(Wrongo will be on the road until 2/27. This is the last post until we resume with Sunday Cartoons on 2/28)
Now that Donald Trump has swept Nevada, it’s time to acknowledge that he is the likely GOP nominee, and Republicans are lining up to accept him into the fold. In fact, the GOP House Majority Leader, Kevin McCarthy said this week that he could work with the Donald, while a few Congress people have now endorsed him.
Mr. Trump is running as a fixer of America’s problems based upon his business success. But is success in business indicative of presidential performance?
Maybe not, although in 2012, Mitt Romney said the Constitution should be amended to say a president must have business experience:
I’d like to have a provision in the Constitution that in addition to the age of the president and the citizenship of the president and the birth place of the president being set by the Constitution, I’d like it also to say that the president has to spend at least three years working in business before he could become president of the United States.
A 2009 survey of historians by C-Span showed that 6 of our 10 best presidents lacked sufficient business experience to be president by Romney’s yardstick. That includes Ronald Reagan, the actor, corporate spokesman and politician, and John F. Kennedy, the naval officer, writer and politician. There is one failed businessman on the list of great presidents, the haberdasher Harry S. Truman.
And Teddy Roosevelt, Eisenhower and FDR would not have been president, since none had real business experience.
By contrast, two 20th century businessmen-presidents, George W. Bush, who got rich owning the Texas Rangers, and Herbert Hoover, who found his fortune in mining, were ranked among the worst presidents ever by the same C-Span historians. And both had Harvard MBA’s.
Trump’s business experience and its success are more relevant if you are thinking about voting for him, than say, one of the other candidates, because it is his ONLY qualification. He has no political experience, he has no clear policies, and the vague ideas that he does throw out suggest that he has not taken the time to learn much about the big issues of the day.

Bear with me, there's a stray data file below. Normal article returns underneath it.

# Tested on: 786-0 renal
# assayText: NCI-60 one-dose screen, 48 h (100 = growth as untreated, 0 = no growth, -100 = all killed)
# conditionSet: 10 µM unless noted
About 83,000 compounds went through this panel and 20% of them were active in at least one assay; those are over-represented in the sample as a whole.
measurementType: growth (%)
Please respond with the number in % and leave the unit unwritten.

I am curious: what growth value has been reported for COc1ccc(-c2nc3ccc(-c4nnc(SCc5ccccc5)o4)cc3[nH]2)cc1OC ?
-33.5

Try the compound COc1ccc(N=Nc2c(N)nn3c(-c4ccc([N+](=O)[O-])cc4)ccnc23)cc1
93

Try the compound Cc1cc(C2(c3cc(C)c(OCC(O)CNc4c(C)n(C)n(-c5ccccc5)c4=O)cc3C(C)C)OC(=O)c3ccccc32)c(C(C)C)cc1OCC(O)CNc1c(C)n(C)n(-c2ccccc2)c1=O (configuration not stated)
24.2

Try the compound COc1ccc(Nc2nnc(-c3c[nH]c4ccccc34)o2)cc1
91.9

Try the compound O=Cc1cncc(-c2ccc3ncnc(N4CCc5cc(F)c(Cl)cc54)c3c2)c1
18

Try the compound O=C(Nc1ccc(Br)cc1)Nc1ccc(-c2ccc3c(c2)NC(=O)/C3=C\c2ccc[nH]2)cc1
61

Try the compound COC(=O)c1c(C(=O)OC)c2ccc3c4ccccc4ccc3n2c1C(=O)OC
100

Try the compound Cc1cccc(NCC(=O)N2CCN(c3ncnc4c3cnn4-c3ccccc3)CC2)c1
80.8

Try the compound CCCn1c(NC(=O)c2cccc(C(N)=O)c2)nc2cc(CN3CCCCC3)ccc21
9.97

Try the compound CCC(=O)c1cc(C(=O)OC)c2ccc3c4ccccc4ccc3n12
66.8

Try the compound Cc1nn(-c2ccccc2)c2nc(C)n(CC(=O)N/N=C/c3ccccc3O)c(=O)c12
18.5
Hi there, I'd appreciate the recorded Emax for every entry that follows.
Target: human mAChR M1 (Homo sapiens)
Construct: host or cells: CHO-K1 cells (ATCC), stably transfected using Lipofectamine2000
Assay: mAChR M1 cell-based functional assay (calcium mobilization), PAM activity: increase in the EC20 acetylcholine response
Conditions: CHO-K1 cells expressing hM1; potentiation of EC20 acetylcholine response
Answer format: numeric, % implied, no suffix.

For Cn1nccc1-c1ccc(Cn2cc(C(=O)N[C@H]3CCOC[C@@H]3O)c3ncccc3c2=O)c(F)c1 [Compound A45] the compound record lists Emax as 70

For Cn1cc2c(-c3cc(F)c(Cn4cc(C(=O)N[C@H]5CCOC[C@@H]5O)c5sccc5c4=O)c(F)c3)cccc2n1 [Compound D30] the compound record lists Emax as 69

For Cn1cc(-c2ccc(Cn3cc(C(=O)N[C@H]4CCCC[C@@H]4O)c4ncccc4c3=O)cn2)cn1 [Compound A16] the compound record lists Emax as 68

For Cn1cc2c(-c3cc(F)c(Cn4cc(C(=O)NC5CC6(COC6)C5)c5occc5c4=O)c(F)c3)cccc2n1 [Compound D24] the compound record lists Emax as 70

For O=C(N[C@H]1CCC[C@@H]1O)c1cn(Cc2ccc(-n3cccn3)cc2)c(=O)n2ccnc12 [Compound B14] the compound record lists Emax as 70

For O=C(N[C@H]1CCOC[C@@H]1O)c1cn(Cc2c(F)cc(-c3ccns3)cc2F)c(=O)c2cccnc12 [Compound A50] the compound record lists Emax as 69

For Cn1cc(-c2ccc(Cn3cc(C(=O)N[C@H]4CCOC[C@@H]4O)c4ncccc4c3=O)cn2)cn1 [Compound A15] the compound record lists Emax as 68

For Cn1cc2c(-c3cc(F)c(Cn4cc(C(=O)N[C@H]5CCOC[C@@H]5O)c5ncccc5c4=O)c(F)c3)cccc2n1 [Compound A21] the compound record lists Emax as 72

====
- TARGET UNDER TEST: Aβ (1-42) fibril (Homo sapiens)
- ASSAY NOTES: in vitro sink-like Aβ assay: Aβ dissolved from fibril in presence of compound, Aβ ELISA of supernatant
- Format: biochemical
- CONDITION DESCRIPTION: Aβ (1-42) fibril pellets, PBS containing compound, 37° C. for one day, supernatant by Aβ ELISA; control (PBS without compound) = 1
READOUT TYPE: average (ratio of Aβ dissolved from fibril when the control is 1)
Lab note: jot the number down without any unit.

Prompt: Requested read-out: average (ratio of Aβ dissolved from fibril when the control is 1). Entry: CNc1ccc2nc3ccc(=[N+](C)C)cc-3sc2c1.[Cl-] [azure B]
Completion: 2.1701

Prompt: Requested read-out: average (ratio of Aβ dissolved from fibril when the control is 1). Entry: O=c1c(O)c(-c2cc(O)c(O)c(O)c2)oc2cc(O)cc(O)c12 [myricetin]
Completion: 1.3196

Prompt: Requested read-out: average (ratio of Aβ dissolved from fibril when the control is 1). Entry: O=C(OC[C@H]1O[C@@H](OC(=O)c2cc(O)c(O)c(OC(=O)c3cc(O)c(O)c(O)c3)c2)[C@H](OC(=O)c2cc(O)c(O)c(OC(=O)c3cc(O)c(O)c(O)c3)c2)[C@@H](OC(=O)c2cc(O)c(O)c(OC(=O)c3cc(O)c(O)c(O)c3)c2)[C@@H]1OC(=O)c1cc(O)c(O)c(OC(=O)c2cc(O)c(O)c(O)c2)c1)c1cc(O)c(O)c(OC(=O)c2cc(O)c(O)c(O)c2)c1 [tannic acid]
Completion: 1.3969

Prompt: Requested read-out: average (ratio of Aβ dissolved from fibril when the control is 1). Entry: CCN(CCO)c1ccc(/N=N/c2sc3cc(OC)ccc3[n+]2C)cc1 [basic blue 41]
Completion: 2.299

His message is basically: “Don’t worry about the details, you can trust me because I’m super successful and I have a huge company.”
Let’s look at how successful Trump has been in business. According to The Economist, a review of Mr. Trump’s career suggests three conclusions. First, his fortune is about $4 billion. Second, about 93% of his wealth is located in America, and 80% is in real estate. Third, Mr. Trump’s performance has been mediocre compared with growth in the value of the stock market and in the growth of New York property values. More from The Economist: (brackets by the Wrongologist)
Of his wealth, only an estimated 7% is outside America and 66% is…in New York [City]. Only about 22% of his worth is derived from assets that he actively created after 2004, when he became a reality TV star. Some 64% is from conventional property and a further 17% from resorts and golf clubs. His biggest recent deal [was] in real estate: buying the Doral hotel in 2012 out of bankruptcy.
The Economist provided this handy chart about Donald Trump’s financial performance against a few market metrics. The best long-term starting point is 1985, when Trump first appeared in the wealth rankings without his father. The most generous starting point is 1996, when Trump had just clawed his way back from the financial abyss. The final starting point is a decade ago:
- Judged by his long-term record, he has done poorly. And over the past decade Donald Trump has lagged both the S&P and Manhattan commercial real estate benchmarks.
- Judged from the low point in 1996, he has outperformed the S&P 500 index of big firms and the New York property market. That’s a win.
- His ranking among American billionaires has fallen from a high of 26 to 121. By the standards of the country’s real estate giants, his property empire is just 14% of the size of America’s biggest real estate firm.
Trump will be 70 in June. Much of his wealth was made well over a decade ago from a few buildings in Manhattan, including Trump Tower. The Economist thinks that Trump’s success happened a long time ago, that he has limited experience with complex organizations, little foreign experience, and limited policy experience. He has spent most of his life managing what is essentially a family business, one that he inherited from his father.
Republican primary voters say: “so what?”
If you are going to vote for The Donald, and he does get elected, go visit Trump Tower in NYC, and celebrate with one of the $18 “You’re Fired” Bloody Marys.